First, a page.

There are also important dialectical relationships in biological evolution at more abstract levels. A fundamental dialectic is between predator and prey. Again, the elements are material: the predator must physically catch and eat the prey, or the prey must physically escape the predator. And the elements are in true dialectical contradiction: the predator wants to eat the prey, the prey does not want to be eaten. Yet another is the parasite-host dialectic, which often results in symbiosis.

An important consequence of evolution is that it's neither predictable nor random. In my most important quibble with canonical communist terminology, I assert that dialectical relationships and historical factors do not determine the synthesis, they constrain it. There are specific features, for example, that would make predators ineffective: lack of speed, poor vision, poor quality weapons (such as teeth and claws); we will never see a predator with a predominance of features that poorly afford predation in its usual environment. We can predict to some extent where evolution won't go, but we cannot predict where evolution will go, even retrospectively. If we took a snapshot of any historical evolutionary epoch, we could not predict with confidence much of how the contemporaneous species would change.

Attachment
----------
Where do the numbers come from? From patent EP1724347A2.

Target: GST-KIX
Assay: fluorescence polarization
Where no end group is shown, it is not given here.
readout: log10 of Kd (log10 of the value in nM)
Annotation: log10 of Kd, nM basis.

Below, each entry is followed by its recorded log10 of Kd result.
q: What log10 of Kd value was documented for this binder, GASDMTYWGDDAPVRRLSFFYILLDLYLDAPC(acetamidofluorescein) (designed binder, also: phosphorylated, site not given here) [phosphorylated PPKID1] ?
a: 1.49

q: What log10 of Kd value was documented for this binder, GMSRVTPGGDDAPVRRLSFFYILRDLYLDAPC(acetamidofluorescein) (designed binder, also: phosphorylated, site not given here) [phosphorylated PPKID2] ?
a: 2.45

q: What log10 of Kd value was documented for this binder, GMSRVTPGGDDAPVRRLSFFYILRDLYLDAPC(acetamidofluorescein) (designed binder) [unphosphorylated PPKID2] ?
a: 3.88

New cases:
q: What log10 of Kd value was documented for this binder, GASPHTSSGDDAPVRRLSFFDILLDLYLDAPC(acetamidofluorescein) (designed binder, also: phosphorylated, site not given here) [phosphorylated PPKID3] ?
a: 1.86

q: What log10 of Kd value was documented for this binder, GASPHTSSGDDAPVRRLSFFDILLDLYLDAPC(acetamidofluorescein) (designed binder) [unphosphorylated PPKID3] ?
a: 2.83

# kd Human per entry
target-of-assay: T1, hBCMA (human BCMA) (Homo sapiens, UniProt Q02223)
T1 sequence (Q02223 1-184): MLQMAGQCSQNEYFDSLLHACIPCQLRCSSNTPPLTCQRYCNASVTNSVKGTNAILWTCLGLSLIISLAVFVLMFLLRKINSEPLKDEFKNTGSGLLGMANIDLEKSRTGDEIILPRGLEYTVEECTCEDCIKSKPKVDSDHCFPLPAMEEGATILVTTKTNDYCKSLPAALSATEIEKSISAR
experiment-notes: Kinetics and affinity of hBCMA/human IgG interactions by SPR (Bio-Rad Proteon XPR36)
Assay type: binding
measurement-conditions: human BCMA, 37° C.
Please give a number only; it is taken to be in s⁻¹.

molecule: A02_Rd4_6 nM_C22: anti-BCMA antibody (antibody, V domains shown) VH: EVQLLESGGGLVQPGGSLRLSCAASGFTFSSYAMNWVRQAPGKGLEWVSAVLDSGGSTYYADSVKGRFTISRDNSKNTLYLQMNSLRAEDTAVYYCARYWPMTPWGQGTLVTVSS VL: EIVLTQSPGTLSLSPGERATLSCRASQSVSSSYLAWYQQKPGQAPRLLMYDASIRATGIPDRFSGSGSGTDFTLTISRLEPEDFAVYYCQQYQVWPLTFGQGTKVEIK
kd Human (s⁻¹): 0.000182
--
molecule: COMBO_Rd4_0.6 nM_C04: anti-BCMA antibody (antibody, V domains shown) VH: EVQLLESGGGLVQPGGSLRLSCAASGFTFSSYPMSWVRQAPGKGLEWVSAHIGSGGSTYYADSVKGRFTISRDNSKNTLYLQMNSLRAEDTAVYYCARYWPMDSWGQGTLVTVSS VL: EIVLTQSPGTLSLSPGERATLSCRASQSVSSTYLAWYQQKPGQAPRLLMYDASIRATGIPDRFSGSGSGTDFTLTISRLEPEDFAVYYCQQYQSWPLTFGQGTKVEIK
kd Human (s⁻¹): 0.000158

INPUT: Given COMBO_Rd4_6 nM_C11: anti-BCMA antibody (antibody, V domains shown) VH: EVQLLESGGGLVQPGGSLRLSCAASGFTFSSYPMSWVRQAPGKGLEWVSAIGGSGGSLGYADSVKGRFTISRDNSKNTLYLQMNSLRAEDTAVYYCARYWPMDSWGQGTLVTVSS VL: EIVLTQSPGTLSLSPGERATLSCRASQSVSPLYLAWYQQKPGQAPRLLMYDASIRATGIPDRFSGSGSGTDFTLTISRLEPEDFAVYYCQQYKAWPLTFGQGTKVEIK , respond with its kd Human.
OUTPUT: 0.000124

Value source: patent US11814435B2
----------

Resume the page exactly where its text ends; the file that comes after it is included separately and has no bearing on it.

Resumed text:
Indeed the parallels between dialectical materialism and biological evolution are so strong that the following bold conjecture suggests itself: all dialectical material relationships are fundamentally evolutionary: they consist of a dialectical relationship between some form of heritable variation uncorrelated with some form natural selection.

3 comments:

  1. Very interesting post, dude. Here are a few clarifications:

    Because heritable variation is uncorrelated with natural selection, these two elements are in true dialectical contradiction*.

    This isn't 100% true. There are some biochemical mechanisms that implement heritable variation that are, themselves, subject to natural selection. This means that organisms can actually adapt via natural selection the nature and rate of heritable genetic variation to best suit environmental conditions.

    It's instructive to consider Mendelian (established at conception) vs. Lamarkian (acquired during life) variation. It happens to be the case that terrestrial organisms exhibit Mendelian variation, but we might have exhibited Lamarkian variation.

    Again this is not 100% correct. It is now well-established that there are so-called "epigenetic" mechanisms for the transmission of acquired variation from parents to offspring through the germ line (i.e., sperm and egg).